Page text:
The layout of the system is so far conventional and does not have to be explained further.
A special feature of the system according to the invention is the calibrator station 17, which in the case shown is incorporated in the sample rotor 6. It contains a plurality of calibrators, which are stored ready for use in liquid form in calibrator vessels 18. The number of calibrators required depends on the number of parameters and on the possibility of using multi-parameter calibrators with which a plurality of different analytes in known concentration are contained in a single solution. In order to ensure the required day stability, it is in the context of the invention frequently advantageous to use single-type calibrators. Since operation takes place automatically, practically no additional outlay is involved in the latter.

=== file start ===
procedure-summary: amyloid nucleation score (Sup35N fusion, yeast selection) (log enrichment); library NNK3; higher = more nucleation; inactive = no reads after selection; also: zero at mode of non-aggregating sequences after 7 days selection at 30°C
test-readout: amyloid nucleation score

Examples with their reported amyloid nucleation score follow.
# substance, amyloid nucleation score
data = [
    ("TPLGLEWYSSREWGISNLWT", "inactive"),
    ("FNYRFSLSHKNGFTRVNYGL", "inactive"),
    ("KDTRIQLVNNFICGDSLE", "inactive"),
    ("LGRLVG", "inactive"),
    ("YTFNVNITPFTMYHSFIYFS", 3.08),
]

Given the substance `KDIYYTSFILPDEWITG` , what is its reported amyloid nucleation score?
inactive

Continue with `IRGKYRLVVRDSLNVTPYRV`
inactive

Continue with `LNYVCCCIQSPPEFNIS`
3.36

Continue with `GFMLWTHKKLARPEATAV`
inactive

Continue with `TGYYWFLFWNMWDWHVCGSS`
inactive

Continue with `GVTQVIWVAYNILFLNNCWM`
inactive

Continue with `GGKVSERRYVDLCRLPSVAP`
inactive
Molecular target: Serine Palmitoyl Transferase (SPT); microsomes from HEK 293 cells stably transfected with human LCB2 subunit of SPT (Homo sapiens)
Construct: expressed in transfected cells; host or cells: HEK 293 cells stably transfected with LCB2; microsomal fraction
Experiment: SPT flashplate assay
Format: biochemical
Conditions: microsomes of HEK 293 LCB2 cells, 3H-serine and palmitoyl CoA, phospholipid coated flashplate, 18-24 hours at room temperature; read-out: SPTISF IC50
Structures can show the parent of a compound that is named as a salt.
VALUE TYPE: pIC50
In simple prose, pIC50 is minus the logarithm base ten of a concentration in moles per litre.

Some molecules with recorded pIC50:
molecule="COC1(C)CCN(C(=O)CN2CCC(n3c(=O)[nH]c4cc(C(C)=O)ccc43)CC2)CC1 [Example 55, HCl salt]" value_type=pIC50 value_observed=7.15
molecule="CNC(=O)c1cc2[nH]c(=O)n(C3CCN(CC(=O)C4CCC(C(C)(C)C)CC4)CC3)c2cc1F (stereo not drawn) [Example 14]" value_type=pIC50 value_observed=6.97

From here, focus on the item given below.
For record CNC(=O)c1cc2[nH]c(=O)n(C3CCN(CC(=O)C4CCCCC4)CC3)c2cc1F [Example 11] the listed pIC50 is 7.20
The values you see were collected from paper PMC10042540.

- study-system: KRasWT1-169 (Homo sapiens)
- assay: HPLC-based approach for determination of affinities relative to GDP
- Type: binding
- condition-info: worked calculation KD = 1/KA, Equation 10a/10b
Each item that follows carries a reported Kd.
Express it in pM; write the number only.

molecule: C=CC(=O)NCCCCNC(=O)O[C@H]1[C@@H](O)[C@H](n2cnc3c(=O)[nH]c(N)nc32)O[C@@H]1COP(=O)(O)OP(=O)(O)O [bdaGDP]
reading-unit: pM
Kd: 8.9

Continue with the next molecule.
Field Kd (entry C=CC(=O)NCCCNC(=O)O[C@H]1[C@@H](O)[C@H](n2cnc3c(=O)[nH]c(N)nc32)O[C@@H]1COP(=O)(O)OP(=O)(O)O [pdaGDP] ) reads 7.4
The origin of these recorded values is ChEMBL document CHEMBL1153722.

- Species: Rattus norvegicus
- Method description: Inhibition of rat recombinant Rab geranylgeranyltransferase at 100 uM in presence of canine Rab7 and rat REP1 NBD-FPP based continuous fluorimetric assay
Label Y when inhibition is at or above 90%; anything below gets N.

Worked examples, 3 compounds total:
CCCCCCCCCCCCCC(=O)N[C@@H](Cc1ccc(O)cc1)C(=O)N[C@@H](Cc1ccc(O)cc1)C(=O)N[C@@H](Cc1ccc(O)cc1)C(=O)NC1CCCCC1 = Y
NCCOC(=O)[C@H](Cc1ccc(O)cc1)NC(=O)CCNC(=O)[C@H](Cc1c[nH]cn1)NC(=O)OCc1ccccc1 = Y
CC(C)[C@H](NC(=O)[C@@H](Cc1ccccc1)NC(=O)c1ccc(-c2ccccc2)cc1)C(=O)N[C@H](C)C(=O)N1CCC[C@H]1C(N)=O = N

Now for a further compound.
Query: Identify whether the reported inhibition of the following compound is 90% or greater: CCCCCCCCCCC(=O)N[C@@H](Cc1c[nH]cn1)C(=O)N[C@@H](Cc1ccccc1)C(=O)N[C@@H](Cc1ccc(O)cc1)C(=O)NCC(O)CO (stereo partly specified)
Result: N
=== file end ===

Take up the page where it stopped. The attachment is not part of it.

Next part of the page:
The calibrator station 17 contains in the preferred case shown additional control vessels 19, which contain control solutions. The calibrator station 17 should be cooled as a whole (for example by means of Peltier elements). The openings in the calibrator vessels 18 and in the control vessels 19 are located within the range of the pipetting needles swivellable on the arm 12a of the sample pipetting station 12 and may thus be transferred instead of a sample into a reaction vessel 8 on the reaction reactor 3.